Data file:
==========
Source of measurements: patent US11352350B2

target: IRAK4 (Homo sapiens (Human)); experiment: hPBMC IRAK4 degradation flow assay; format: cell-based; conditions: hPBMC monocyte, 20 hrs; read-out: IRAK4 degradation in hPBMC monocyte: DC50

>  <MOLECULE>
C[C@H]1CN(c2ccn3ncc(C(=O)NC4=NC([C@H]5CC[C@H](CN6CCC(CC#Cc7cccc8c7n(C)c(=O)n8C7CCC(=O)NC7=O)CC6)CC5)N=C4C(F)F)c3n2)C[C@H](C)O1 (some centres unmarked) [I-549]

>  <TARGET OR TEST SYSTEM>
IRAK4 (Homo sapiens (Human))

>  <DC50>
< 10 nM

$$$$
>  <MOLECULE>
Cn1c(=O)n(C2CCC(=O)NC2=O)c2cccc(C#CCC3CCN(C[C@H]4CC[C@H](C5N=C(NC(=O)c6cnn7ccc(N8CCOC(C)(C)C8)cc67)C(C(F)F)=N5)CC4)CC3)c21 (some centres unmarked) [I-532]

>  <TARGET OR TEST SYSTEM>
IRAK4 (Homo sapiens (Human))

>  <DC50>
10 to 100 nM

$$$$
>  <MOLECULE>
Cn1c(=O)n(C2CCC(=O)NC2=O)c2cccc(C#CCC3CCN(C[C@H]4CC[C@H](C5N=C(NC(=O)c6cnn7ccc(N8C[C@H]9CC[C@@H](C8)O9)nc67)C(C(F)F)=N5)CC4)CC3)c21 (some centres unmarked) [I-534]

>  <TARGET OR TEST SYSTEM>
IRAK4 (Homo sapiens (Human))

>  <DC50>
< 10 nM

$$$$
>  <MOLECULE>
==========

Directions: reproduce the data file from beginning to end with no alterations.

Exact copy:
Source of measurements: patent US11352350B2

target: IRAK4 (Homo sapiens (Human)); experiment: hPBMC IRAK4 degradation flow assay; format: cell-based; conditions: hPBMC monocyte, 20 hrs; read-out: IRAK4 degradation in hPBMC monocyte: DC50

>  <MOLECULE>
C[C@H]1CN(c2ccn3ncc(C(=O)NC4=NC([C@H]5CC[C@H](CN6CCC(CC#Cc7cccc8c7n(C)c(=O)n8C7CCC(=O)NC7=O)CC6)CC5)N=C4C(F)F)c3n2)C[C@H](C)O1 (some centres unmarked) [I-549]

>  <TARGET OR TEST SYSTEM>
IRAK4 (Homo sapiens (Human))

>  <DC50>
< 10 nM

$$$$
>  <MOLECULE>
Cn1c(=O)n(C2CCC(=O)NC2=O)c2cccc(C#CCC3CCN(C[C@H]4CC[C@H](C5N=C(NC(=O)c6cnn7ccc(N8CCOC(C)(C)C8)cc67)C(C(F)F)=N5)CC4)CC3)c21 (some centres unmarked) [I-532]

>  <TARGET OR TEST SYSTEM>
IRAK4 (Homo sapiens (Human))

>  <DC50>
10 to 100 nM

$$$$
>  <MOLECULE>
Cn1c(=O)n(C2CCC(=O)NC2=O)c2cccc(C#CCC3CCN(C[C@H]4CC[C@H](C5N=C(NC(=O)c6cnn7ccc(N8C[C@H]9CC[C@@H](C8)O9)nc67)C(C(F)F)=N5)CC4)CC3)c21 (some centres unmarked) [I-534]

>  <TARGET OR TEST SYSTEM>
IRAK4 (Homo sapiens (Human))

>  <DC50>
< 10 nM

$$$$
>  <MOLECULE>